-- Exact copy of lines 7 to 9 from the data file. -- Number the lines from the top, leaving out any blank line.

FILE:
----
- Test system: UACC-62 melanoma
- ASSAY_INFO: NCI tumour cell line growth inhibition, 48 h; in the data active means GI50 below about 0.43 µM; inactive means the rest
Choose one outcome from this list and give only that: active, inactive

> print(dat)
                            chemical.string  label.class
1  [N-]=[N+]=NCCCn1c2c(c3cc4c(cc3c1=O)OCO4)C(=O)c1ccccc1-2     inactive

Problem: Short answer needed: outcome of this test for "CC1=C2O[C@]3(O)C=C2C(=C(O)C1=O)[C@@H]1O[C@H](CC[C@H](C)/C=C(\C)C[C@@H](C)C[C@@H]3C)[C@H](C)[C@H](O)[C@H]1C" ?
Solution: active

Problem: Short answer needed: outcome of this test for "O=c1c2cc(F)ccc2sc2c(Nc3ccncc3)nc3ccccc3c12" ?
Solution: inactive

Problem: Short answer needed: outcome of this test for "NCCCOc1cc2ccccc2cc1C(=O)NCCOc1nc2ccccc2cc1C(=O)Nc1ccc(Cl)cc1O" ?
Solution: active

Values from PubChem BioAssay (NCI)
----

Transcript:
Problem: Short answer needed: outcome of this test for "CC1=C2O[C@]3(O)C=C2C(=C(O)C1=O)[C@@H]1O[C@H](CC[C@H](C)/C=C(\C)C[C@@H](C)C[C@@H]3C)[C@H](C)[C@H](O)[C@H]1C" ?
Solution: active

Problem: Short answer needed: outcome of this test for "O=c1c2cc(F)ccc2sc2c(Nc3ccncc3)nc3ccccc3c12" ?